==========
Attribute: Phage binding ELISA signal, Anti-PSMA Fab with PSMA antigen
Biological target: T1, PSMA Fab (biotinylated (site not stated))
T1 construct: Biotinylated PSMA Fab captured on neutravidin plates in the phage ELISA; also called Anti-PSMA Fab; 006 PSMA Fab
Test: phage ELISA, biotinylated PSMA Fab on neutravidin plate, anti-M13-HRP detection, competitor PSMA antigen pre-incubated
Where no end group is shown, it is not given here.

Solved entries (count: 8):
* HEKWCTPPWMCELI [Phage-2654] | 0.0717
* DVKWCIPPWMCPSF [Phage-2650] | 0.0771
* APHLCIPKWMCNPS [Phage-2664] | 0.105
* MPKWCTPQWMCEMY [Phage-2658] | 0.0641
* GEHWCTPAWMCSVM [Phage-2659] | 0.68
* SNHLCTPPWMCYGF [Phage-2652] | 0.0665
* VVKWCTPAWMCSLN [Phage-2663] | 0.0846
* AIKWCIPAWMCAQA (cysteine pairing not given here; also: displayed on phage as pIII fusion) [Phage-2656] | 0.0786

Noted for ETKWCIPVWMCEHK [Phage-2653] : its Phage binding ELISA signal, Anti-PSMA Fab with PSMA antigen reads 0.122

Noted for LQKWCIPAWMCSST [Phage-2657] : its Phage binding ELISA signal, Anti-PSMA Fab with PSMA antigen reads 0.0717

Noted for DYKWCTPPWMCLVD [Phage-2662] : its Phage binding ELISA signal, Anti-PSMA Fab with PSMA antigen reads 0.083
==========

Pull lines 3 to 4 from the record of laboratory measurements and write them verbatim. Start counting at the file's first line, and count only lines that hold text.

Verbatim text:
T1 construct: Biotinylated PSMA Fab captured on neutravidin plates in the phage ELISA; also called Anti-PSMA Fab; 006 PSMA Fab
Test: phage ELISA, biotinylated PSMA Fab on neutravidin plate, anti-M13-HRP detection, competitor PSMA antigen pre-incubated